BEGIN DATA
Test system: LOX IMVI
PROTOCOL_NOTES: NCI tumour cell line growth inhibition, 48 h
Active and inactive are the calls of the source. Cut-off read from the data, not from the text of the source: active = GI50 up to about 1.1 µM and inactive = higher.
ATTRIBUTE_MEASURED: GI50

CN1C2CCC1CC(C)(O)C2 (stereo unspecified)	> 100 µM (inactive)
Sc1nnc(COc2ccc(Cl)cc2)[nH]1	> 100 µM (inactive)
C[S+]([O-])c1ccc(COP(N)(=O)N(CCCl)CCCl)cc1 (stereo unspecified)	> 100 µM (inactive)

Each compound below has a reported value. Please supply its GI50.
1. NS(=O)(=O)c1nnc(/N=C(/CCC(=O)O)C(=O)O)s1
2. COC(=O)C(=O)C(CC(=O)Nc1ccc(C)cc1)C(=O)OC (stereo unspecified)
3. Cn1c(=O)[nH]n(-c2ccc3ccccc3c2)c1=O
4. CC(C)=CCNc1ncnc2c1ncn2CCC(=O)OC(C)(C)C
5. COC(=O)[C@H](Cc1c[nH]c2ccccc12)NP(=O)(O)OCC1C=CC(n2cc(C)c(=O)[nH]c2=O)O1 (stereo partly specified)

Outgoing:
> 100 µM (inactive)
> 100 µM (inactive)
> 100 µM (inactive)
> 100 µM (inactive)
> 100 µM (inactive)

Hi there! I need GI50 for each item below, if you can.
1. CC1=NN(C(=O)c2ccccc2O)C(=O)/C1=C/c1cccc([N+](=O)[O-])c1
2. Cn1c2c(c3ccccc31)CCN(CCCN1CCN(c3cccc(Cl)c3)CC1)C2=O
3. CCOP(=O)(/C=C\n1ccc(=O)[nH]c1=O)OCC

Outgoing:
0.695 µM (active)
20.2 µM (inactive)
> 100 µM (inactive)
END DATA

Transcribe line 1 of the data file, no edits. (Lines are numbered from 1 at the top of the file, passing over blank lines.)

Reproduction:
Test system: LOX IMVI